Let's get the depressing bit out of the way. Publishing for free on a website is a thankless task. The web is littered with sites on which beautifully-designed games languish. So you have an uphill struggle. You can't just publish it online and hope people will find the way to your site.
That doesn't mean that you shouldn't do it. It means you need to work hard on getting your game out there.
For inspiration, look at Lady Blackbird, a very successful freely released game. What did John do to make this game work? I'd suggest the following:
- The graphic design is beautiful, so it's something you want to play.
- He designed the game itself well, so that people enjoy playing it.
- Before publishing, he built up many relationships online, with people who then played the game.
You can do all those things. Make your game pretty. Design it well. And exploit any online relationships you have, asking them to promote the game. (For example, you should be sending private messages to me and Brian, politely giving a link to the game.)
Here's a fourth point, which John Harper didn't actually do before releasing Lady Blackbird, but which you should:
- Playtest your game a lot, at conventions and with local gaming groups, and
- Once it's released, play your game a lot, at the same places.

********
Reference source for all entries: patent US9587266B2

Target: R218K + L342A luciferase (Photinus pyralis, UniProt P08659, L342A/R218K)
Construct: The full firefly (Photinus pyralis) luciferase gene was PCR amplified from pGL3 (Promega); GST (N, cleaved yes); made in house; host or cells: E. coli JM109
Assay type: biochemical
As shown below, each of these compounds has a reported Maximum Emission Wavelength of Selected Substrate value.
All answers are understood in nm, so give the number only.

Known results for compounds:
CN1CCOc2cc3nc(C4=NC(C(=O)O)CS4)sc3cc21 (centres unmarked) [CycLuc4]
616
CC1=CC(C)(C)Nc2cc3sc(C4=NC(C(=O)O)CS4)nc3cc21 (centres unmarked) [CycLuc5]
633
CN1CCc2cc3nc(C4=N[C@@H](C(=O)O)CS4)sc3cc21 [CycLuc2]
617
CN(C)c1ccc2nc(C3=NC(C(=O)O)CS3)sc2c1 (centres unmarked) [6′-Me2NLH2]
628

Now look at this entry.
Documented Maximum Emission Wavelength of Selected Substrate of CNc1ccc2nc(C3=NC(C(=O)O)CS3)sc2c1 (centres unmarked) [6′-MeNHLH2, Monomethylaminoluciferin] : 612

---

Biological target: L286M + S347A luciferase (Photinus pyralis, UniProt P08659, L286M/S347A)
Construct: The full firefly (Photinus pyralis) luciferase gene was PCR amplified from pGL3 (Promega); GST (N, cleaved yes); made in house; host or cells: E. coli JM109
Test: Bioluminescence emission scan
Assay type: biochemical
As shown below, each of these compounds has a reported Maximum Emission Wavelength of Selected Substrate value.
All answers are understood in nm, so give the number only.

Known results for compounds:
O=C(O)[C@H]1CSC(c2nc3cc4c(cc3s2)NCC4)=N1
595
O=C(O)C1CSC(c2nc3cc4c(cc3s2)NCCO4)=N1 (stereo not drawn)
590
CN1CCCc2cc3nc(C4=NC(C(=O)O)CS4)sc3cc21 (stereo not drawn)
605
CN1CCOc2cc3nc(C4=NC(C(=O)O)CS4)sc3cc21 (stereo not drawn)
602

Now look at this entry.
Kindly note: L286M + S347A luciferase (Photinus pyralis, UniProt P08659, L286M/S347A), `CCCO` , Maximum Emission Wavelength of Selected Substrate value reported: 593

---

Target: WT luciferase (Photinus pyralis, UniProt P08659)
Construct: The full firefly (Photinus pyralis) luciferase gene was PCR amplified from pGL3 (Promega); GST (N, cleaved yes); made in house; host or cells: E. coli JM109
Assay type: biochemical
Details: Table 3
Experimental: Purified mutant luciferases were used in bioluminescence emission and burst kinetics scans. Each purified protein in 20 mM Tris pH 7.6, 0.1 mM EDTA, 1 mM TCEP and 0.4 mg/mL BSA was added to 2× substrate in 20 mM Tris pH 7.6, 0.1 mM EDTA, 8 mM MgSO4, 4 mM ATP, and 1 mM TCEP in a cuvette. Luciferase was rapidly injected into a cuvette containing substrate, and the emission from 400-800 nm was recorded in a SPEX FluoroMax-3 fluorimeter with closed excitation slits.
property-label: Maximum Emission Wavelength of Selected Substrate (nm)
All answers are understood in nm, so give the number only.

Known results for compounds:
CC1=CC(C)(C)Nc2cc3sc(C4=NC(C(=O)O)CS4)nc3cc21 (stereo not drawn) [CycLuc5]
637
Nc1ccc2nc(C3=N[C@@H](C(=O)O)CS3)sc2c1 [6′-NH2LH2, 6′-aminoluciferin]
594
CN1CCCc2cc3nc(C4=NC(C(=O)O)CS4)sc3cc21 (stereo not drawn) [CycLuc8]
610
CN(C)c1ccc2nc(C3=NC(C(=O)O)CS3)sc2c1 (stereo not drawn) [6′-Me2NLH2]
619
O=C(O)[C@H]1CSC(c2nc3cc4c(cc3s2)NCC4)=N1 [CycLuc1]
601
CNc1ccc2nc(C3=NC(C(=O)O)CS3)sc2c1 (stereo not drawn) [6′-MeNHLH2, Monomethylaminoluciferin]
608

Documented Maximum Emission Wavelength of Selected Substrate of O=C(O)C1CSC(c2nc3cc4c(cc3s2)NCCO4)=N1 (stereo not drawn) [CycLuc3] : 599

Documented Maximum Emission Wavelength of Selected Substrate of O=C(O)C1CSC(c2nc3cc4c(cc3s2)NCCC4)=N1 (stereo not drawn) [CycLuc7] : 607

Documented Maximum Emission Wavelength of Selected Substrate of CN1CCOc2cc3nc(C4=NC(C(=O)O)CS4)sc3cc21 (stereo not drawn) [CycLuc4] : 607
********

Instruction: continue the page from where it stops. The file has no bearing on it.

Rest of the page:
So, have you playtested your game? If so, you should have a little community of people that know about the game and are enthusiastic about it. Use them. If not, playtest more. Playtest it to death. It makes your game better and it builds that little community.
And, after you've published it, play it a lot. Play it with your local gaming group. Play it at conventions with strangers.
So, to answer your questions directly. How do you package it? There isn't one answer, but a beautifully laid-out PDF is one tried-and-tested way. How do you let other people know about it? It's a difficult question, but playtesting it is a good start.
(On some specific subquestions. Will people download the PDF? Yes, people will download anything, but the greater battle is getting them to play it. Is it easier to read than a website? Perhaps. It's certainly easier to print out.
Should you look for contests and challenges? Probably not, since your game is already designed. Is there any point to posting on social sites? Yes, but those are only tools, and first you need to get people playing. Is it good form to contact game review sites? Yes, contact whoever you can.)